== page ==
Each department has their own way of handling Permission Requests; this article is just for CIS/CIT/NETS courses.
We would love to offer our classes to any Penn student who is interested! However, demand is so high for some of the CIS/CIT/NETS classes that we cannot let everyone in and still do a good job of teaching. Because of this, the number of students who can enroll during Advance Registration is typically capped, and we maintain waitlists for students who would like to take a given class but did not get in.
This CIS waitlist system builds on the Permission Request (PR) functionality built into Path@Penn. The waitlist allows us to admit students to a course in a prioritized fashion, instead of a mad dash whenever a slot opens up. Sometimes a waitlist course may have open slots, but this is a mirage because you can’t register for that open slot until your PR is approved.
Being on the waitlist means that there is no guarantee that you will be able to enroll in that course. Because of this, you must have a fallback plan in the event that you cannot take the waitlisted course. For instance, you could tentatively enroll in a different class that will satisfy another degree requirement, and plan to take the waitlisted class in a future semester.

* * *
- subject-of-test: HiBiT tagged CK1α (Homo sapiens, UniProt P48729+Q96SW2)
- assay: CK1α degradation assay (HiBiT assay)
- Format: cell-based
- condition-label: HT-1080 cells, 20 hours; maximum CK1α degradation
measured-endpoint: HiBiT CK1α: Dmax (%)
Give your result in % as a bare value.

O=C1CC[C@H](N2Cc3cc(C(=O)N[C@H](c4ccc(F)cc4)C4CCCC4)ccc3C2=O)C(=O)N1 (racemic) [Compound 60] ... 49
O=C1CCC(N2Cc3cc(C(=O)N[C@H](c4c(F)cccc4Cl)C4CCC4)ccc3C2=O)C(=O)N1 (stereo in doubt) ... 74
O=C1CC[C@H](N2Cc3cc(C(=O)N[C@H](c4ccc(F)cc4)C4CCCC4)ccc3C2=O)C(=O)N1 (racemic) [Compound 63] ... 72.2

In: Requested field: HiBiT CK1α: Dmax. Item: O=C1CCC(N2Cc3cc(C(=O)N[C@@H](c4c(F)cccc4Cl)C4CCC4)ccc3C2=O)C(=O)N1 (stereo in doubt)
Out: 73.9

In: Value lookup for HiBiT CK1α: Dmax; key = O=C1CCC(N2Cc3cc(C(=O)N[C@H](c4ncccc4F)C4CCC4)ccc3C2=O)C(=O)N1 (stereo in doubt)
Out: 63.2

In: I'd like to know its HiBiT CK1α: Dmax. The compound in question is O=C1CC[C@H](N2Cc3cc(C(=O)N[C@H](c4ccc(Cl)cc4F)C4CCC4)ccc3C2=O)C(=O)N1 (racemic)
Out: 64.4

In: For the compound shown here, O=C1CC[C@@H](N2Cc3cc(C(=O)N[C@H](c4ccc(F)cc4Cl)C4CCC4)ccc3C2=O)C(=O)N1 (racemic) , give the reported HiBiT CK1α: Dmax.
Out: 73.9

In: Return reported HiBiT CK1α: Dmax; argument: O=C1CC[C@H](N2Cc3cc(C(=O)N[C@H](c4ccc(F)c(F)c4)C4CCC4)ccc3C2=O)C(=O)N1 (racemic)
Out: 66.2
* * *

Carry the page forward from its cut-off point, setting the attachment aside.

You should always use Advance Registration to get into high-demand courses when possible. If you get in during Advance Registration then you don’t have to worry about the waitlist at all!
Notable Path@Penn differences
Many folks are familiar with our previous waitlist system. With the new Path system, several things have changed:
- You begin your waitlist request by submitting a Permission Request (PR) on Path. You can submit PRs as soon as Advance Registration begins.
- Previously, all waitlist requests were created via a separate website which did not open until after AR was over.
- A PR is always created for a specific course and section. If you created a PR for a recitation but actually need to get into the lecture (or the undergrad version of a cross-listed course but you want the grad version instead), you will have to create a new PR. PRs cannot be edited after the fact.
- If your PR is approved but the class is full, you cannot register.
- Previously, a PennInTouch permit would allow you to register for a class even if it was full.
Which classes use the waitlist
If you cannot register directly for a course on Path (or add it to your Primary Cart in Advanced Registration), and it’s a CIS, CIT or NETS course, the course uses the CIS Waitlist system to manage Permission Requests.
There are a variety of specific messages you may see on Path. Sometimes all students have to go through the waitlist:
Sometimes students with certain majors can register directly, but other majors need to use the waitlist:
This message above lists all of the graduate programs in CIS (here, Computer & Information Science refers specifically to our CIS Master’s degree), so CIS grad students can register directly but everyone else (e.g., CSCI undergrads) has to use the waitlist.